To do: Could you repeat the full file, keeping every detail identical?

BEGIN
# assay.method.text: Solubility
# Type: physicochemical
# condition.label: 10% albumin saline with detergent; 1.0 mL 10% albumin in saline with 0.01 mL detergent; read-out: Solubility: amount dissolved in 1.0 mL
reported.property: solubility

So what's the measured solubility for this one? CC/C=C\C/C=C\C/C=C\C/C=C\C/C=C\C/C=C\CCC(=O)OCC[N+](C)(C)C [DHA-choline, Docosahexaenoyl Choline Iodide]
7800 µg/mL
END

# assay.method.text: Solubility
# Type: physicochemical
# condition.label: 10% albumin saline with detergent; 1.0 mL 10% albumin in saline with 0.01 mL detergent; read-out: Solubility: amount dissolved in 1.0 mL
reported.property: solubility

So what's the measured solubility for this one? CC/C=C\C/C=C\C/C=C\C/C=C\C/C=C\C/C=C\CCC(=O)OCC[N+](C)(C)C [DHA-choline, Docosahexaenoyl Choline Iodide]
7800 µg/mL